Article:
For example, suppose we wish to extrude rigid PVC at 1500 lbs./hr using fifty Vs inch diameter strands, with a melt temperature of 380° F and a water bath temperature of 60° F. We wish to determine the length of bath required to cool the Center of the strand to 120° F. The procedure is outlined in Chapman (Ref. 2) and requires the use of graphs in Chapman and Bird (Ref. 6). The mean properties of water over the temperature range of interest are:


The properties of PVC are:



(1) Carslaw, H. S. and Jaeger, J. C., Conduction of Heat in Solids, Oxford University Press, London.
(2) Chapman, A. J., Heat Transfer, 3rd Ed. Macmillan Pub. Co., N.Y., pp 137-146.
(3) Crank, J. and Nicolson, P., Proc. Cambridge Philos. Soc., Vol. 43, pp. 50-67 (1947).
(4) Dietz, W., Pol. Eng. and Sc, Vol. 18, pp. 1030-1036, (Oct. 1978).
(5) Sifleet, W. 1., Dinos, N. and Collier, J. R., Pol. Eng. and Sci., Vol. 13, No. 1 January 1973, pp. 10-16.
(6) Bird, Stewart and Lightfoot, Transport Phenomena, pp. 407-411.

The strand velocity is 13.62 in/sec.


1. Compute the length Reynolds number:


In this type of flow, complete turbulence occurs when ReL = 500,000 or

L 500,000/7898 L = 63 inches from bath entry.

2. Compute the surface heat transfer coefficient, h. Note that since the Reynolds number varies along the length of the strand, h will also vary and we will have to again use a mean value of h along the length. The heat transfer coefficient is calculated using values of Image from Bird (Ref. 6) page 410 and by equation 6. The mean value for h is found to be


3. Compute the Biot Number

4. Compute the relative temperature when the center of the strand reaches 120 F.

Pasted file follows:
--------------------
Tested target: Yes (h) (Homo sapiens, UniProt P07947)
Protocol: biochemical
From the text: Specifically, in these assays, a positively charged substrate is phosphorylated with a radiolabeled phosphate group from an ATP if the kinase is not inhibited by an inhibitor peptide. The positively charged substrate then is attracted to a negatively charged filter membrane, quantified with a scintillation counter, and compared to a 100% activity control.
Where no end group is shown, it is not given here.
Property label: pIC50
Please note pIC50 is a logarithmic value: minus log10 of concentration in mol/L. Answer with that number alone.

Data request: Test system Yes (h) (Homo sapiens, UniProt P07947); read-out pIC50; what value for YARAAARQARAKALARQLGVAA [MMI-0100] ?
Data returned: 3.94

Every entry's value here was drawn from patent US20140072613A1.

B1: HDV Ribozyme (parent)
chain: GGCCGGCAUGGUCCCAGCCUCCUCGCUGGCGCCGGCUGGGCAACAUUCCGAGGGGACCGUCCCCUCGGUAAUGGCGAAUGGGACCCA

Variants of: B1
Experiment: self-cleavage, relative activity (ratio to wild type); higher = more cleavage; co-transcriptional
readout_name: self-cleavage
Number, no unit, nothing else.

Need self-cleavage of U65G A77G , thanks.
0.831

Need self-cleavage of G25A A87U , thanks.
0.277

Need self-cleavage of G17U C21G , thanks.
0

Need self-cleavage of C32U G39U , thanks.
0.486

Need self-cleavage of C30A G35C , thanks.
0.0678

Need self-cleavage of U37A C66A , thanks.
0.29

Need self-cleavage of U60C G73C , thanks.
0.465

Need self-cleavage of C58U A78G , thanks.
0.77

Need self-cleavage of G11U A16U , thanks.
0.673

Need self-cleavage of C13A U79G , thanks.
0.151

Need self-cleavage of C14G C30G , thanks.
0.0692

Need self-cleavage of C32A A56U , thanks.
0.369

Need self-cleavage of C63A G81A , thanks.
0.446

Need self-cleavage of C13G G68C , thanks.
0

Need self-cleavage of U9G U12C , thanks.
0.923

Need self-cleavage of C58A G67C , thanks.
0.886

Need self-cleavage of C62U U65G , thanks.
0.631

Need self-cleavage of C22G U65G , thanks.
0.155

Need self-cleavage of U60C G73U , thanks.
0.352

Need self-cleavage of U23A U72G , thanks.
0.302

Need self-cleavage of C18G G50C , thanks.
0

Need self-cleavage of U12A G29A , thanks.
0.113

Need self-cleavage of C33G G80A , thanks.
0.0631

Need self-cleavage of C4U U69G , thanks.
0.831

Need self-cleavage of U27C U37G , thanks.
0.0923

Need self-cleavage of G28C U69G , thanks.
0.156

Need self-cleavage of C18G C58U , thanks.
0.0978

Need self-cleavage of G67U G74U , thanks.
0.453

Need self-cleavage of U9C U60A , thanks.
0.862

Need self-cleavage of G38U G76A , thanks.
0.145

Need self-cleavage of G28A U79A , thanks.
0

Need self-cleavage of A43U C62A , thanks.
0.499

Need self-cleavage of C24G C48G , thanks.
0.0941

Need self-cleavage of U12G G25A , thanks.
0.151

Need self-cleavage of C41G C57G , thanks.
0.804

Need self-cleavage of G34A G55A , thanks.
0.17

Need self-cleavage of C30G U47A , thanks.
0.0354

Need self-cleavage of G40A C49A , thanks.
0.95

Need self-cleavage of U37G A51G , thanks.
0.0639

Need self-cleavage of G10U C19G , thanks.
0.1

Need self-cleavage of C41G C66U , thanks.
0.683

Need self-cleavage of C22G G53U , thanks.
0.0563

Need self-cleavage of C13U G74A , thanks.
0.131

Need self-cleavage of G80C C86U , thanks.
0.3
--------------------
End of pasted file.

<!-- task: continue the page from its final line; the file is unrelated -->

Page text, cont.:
5. Using Fig. 4.15 from Chapman (ref. 6) we interpolate the line for Image and find the corresponding Fourier Number (NFo) to be 0.62 when Image

Since Image

Cooling time, Image

t = 17.3 sec

6. The length of cooling tank required is:

Lt = Vt = 13.62 x 17.3 = 234 inches

or 19.5 ft.

It is recommended that the calculated length be increased by 25% to account for the portion of the strand cooled under laminar flow conditions and also to take into consideration errors introduced by using mean property values.

- Leonard F. Sansone






Thermal diffusivity



Surface area



Specific heat of polymer



Subscript indicating fluid property


Heat transfer coefficient

BTU/sec in2°F


Dimensionless correlation coefficient


Thermal conductivity

BTU/sec in2°F


Distance along strand measured from entry into water bath



Viscosity of cooling fluid

lbf sec/in2


Length Reynolds number


Rate of heat release due to crystallization



Rate of heat transfer at surface of strand






Radial position in strand






Surface temperature of strand



Bulk temperature of cooling fluid






Velocity of strand through cooling fluid



Relative temperature


Biot number


Fourier number


Radius of strand



See also:
  • On/off barrel cooling control
  • Water cooling extruders